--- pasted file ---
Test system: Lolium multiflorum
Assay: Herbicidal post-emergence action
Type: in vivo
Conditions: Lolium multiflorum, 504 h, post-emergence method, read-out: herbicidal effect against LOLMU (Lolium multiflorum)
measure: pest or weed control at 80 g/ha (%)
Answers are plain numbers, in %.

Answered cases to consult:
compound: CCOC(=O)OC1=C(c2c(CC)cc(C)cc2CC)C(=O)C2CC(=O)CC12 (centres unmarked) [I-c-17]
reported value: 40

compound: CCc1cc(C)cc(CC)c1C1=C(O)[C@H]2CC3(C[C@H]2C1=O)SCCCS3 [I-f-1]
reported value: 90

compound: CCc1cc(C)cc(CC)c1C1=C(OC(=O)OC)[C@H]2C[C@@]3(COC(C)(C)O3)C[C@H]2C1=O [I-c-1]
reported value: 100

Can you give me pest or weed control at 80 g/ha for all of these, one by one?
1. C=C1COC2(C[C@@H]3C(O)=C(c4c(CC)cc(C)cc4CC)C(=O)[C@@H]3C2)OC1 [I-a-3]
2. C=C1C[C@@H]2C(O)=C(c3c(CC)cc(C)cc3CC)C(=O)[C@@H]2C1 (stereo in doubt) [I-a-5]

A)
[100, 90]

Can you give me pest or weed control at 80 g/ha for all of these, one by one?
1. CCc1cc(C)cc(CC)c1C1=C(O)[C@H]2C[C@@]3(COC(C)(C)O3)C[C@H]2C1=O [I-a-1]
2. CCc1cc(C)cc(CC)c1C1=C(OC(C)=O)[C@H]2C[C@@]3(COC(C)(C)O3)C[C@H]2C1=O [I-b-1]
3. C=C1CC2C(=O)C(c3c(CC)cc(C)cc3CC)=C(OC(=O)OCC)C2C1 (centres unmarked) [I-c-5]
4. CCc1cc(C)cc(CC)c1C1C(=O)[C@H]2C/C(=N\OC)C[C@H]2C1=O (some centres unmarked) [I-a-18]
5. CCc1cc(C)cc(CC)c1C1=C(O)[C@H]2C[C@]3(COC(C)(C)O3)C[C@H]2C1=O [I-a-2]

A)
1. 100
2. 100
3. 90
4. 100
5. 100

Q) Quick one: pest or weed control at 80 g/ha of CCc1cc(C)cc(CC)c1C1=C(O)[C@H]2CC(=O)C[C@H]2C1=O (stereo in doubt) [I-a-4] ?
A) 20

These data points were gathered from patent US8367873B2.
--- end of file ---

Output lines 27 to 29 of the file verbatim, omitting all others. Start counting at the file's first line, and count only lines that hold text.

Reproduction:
2. 100
3. 90
4. 100